Cook for roughly 20 minutes or until a knife can slide through a potato chunk easily. Using an emulsion blender, blend your soup until smooth. Add your cumin and pepper to your tastes. Add coconut milk if desired and serve.
Last year I received a lot of comments in regards to my cranberry ginger chutney I made last Christmas to go with my ham. A handful of people were wondering when my cookbook was coming out with the recipe, unfortunately that’s on the back burner, but to help me with my finances for school textbooks I’m selling jars of my chutney in time for Thanksgiving.
Seriously … not to toot my own horn, but this is incredibly delicious! I don’t really like cranberry sauce, but this chutney has a lovely tang and sweetness to this, that I’ve converted cranberry sauce lovers to only having this chutney. It’s good on cold and hot meats, as well as just eating with cheese and crackers – ploughman’s platter anyone?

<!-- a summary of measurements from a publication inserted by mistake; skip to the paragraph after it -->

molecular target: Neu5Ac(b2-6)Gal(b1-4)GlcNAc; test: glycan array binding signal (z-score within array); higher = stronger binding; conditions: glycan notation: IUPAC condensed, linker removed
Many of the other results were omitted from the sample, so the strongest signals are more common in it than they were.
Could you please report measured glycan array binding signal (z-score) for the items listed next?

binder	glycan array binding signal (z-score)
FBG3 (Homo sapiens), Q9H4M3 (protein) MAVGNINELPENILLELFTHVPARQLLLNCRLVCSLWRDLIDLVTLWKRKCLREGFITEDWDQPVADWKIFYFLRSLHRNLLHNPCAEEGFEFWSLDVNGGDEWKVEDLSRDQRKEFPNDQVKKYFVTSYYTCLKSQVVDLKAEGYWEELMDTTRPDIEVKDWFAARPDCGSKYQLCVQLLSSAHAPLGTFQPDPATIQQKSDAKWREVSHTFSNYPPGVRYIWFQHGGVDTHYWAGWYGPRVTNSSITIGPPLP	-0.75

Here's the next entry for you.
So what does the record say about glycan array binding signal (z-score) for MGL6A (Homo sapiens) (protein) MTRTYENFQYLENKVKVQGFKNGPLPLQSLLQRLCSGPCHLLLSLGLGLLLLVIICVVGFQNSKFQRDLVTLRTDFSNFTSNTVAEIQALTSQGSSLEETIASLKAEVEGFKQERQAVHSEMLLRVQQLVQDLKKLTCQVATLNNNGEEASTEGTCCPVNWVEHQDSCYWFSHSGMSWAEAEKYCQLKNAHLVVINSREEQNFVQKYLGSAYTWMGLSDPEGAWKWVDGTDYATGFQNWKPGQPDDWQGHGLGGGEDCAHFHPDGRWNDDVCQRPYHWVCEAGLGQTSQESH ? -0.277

I’m selling 250ml jars of homemade cranberry ginger chutney for $6. I’m aiming for them to be ready for pickup/delivered on October 11th, just in time for Thanksgiving! They are also good for Christmas dinner so think about buying two. Send me a shout through email, twitter, or comment here if you’re interested, I would love it if you all could help by purchasing a jar to help me through my year of schooling!
Quelcy of With the Grains is a good friend of mine, recently I’ve been enamoured with her ability to combine interesting ingredients for some fantastic juices. I for one seem to stick with my carrot ginger or grapefruit apple ginger combination. As the season has changed and Vancouver is slowly getting colder I asked Quelcy to share one of her juices to reflect the weather, today she shares an autumn juice with none other than sweet potato!